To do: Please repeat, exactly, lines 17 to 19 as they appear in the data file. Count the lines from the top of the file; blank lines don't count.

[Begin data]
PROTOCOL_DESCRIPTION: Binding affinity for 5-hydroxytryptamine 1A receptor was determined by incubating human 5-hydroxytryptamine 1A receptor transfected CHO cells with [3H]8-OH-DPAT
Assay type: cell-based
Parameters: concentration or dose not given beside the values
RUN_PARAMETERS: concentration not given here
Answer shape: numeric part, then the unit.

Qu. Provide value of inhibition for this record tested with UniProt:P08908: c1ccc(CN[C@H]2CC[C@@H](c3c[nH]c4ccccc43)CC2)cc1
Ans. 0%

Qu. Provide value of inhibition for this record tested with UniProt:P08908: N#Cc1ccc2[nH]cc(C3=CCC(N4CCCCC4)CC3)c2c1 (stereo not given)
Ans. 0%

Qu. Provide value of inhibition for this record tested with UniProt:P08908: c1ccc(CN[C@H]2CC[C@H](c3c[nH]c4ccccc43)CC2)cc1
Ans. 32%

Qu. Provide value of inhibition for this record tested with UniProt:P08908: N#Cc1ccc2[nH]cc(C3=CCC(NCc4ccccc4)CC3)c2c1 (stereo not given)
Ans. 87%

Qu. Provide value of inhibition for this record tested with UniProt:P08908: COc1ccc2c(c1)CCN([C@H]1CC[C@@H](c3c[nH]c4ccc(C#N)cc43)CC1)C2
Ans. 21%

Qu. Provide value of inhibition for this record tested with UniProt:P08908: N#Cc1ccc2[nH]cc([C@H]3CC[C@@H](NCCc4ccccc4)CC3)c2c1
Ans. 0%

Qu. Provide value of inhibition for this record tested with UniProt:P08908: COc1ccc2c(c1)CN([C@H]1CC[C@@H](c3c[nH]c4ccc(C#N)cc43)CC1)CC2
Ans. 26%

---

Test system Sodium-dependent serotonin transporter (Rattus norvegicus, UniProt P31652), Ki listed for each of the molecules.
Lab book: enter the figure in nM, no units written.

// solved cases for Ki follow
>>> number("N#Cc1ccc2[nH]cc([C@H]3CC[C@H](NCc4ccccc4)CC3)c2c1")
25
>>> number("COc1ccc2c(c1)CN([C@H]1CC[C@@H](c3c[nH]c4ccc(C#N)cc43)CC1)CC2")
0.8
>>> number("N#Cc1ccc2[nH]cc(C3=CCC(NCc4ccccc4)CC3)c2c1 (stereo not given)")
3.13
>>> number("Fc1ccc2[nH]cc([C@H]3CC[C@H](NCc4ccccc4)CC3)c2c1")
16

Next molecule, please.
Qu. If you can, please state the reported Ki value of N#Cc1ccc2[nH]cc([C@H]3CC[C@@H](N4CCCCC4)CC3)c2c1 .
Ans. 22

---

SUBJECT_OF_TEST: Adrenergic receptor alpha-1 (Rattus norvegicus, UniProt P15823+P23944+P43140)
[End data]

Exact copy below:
Ans. 0%

Qu. Provide value of inhibition for this record tested with UniProt:P08908: COc1ccc2c(c1)CN([C@H]1CC[C@@H](c3c[nH]c4ccc(C#N)cc43)CC1)CC2
Ans. 26%